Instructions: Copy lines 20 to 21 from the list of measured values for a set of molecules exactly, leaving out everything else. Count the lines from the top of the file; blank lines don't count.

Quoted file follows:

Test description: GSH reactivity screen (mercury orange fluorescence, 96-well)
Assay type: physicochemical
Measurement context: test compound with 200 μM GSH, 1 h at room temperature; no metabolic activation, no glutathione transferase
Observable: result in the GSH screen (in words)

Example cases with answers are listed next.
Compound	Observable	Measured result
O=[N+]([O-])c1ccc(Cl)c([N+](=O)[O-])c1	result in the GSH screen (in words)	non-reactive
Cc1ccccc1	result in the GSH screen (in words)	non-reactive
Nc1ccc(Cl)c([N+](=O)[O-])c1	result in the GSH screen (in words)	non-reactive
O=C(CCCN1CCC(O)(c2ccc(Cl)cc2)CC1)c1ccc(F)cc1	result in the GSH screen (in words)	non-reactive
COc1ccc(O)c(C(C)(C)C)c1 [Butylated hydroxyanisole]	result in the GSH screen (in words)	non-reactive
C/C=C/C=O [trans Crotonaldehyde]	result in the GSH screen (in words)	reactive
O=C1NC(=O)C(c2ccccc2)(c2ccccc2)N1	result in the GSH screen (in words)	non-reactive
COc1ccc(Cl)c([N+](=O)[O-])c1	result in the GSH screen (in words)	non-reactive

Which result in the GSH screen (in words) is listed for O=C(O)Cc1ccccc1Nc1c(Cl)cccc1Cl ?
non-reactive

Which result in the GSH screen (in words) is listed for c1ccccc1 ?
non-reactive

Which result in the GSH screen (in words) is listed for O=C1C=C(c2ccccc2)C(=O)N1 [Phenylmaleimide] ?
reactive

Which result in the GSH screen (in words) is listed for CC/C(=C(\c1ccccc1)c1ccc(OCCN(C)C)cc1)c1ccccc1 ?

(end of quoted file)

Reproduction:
reactive

Which result in the GSH screen (in words) is listed for CC/C(=C(\c1ccccc1)c1ccc(OCCN(C)C)cc1)c1ccccc1 ?